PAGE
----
Living with Hepatitis C
Prospects improve for those with disease, but risks still loom
FRIDAY, March 22, 2002 (HealthDayNews) -- Pamela Anderson's announcement this week that she has hepatitis C is the talk of Tinseltown, but her future may not be that grim.
Many people infected with the liver disease go for decades without symptoms, experts say, and those who do become ill can turn to antiviral drug treatments that can be effective.
"Not everyone who gets hepatitis (C) dies from it. In fact, most people don't," says Frank Myers, an epidemiologist with Scripps Mercy Hospital in San Diego. Fifteen percent of hepatitis C patients actually get better on their own as their bodies eliminate the virus from their blood.
However, hepatitis C can ravage the liver and cause other symptoms. As many as 10,000 Americans die from the disease each year, while the side effects of drug treatment can be devastating.
Anderson, 34, says she suspects she was infected when she shared a tattooing needle with her ex-husband, rock star Tommy Lee. Anderson, a former star of the TV show "Baywatch," is undergoing outpatient treatment.
For his part, Lee, 39, claims he doesn't have the disease.
There are three major types of hepatitis -- A, B and C. All affect the liver, which acts a kind of clearinghouse for cholesterol, nutrients, blood-clotting products and other substances, says Dr. Kenneth Gould, an infectious disease consultant with the Southern California Permanente Medical Group in Los Angeles.
An estimated 4.5 million Americans are infected with hepatitis C, and it kills 8,000 to 10,000 people a year, making it only slightly less deadly than HIV, which kills about 12,000 Americans annually.
Hepatitis C is a bloodborne virus, like HIV, which causes AIDS. However, unlike AIDS, hepatitis C seems to be much easier to transmit through shared needles and much harder to spread through sex.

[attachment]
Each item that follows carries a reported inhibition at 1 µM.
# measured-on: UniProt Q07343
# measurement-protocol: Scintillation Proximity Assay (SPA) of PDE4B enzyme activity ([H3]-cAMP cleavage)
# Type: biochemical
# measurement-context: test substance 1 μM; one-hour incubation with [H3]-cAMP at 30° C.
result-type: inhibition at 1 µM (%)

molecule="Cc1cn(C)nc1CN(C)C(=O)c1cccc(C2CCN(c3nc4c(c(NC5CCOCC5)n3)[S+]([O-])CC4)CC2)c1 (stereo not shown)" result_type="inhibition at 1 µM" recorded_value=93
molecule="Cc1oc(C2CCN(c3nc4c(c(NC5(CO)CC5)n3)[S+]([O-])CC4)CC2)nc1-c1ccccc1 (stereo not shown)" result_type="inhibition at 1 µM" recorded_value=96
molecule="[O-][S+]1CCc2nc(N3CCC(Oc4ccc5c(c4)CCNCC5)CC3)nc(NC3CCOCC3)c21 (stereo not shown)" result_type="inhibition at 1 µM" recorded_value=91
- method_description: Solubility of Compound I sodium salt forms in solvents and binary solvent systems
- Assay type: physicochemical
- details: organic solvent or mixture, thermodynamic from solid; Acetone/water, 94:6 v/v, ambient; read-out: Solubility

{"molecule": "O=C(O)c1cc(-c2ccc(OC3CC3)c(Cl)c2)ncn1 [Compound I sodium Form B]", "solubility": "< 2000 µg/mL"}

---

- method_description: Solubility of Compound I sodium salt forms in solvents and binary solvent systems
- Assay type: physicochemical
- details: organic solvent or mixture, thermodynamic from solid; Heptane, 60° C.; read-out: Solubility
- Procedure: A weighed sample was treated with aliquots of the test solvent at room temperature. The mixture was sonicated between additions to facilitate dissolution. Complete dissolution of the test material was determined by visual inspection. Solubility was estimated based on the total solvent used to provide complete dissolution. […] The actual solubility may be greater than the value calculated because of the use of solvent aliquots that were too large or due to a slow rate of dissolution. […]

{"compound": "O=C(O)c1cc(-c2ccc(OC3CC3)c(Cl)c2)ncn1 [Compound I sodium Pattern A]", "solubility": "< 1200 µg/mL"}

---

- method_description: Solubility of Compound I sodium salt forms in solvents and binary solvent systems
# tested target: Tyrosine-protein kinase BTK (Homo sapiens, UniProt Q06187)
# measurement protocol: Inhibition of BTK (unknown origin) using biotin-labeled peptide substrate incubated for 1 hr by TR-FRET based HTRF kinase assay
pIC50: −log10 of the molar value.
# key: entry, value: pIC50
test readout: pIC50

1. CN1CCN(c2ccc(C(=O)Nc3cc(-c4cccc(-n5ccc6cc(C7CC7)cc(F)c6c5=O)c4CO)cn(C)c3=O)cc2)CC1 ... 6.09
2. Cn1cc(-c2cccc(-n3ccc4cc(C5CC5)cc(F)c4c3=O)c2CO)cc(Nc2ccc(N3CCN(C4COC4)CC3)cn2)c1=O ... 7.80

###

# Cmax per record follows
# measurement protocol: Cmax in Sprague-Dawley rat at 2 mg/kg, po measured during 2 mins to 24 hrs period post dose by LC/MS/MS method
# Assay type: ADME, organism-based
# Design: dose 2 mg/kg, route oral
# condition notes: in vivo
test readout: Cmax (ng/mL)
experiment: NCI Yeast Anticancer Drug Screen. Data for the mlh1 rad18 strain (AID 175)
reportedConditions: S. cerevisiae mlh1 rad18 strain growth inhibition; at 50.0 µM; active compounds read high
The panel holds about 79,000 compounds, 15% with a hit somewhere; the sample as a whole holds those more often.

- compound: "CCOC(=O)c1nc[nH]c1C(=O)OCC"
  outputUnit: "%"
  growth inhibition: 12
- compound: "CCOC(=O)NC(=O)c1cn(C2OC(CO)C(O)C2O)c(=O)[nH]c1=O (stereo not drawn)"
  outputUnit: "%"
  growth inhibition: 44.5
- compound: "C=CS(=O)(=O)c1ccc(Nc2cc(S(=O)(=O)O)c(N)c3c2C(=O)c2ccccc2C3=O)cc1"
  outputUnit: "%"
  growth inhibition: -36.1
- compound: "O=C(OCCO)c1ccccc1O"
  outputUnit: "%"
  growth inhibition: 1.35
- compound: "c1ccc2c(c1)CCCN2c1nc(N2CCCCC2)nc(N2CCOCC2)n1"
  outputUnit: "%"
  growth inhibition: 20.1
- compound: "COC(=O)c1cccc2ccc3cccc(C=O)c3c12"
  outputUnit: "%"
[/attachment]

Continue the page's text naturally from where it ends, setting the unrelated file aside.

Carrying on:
The chances of HIV infection through a contaminated needle stick are estimated to be one in 333, while they're just one in 50 for hepatitis C, Myers says.
Viruses try to survive by developing different ways of infecting people, he explains.
"Each virus develops its own niche strengths and weaknesses," Myers says. "I don't think we know enough to know what hepatitis C gained by designing itself in a way that does not allow itself to easily be sexually transmitted."
Infection through tattooing is unusual because the sharing of needles is uncommon, Myers says. It could happen "only if the tattoo artist completely violated his or her training."
Even if both Lee and Anderson were found to have the same strain of hepatitis C, it would be difficult to determine exactly how it was transmitted, he says. Shared razors or even toenail scissors could spread the virus.
Once a person is infected with hepatitis C, the prognosis can vary. It's possible to live for 20 to 30 years without encountering symptoms, Gould says. In some cases, infected people aren't diagnosed until their blood is tested for some other reason.
"Many times, it's serendipitously found," he says.
Even if someone doesn't notice any signs of infection, hepatitis C is usually still at work. Often, Myers says, "the liver is slowly attacked by the virus, but (the patients) die of something else before the virus destroys their liver."
Hepatitis C scars and inflames the liver, potentially blocking circulation within the organ, Gould says. Liver cancer is also a possibility.
Only a few years ago, there was no treatment for hepatitis C. Now, doctors use antivirals such as interferon and ribavinin.
However, drug treatment can make patients feel like they have the flu and even cause anemia, so it's generally limited to those whose livers are already damaged, Gould says. The treatment typically takes six to 12 months.
"Most people don't opt for therapy because it's prolonged and somewhat difficult," he says.
There's also a risk that treatment may not vanquish the virus, Myers says. While blood levels of the virus disappear in nearly half of people on drug treatment, hepatitis C returns in about half of them.
Despite the limitations, Gould says, the future for hepatitis patients is much brighter than it was just a few years ago.
"We have improved knowledge, and there are options for therapy that weren't available previously," Gould says.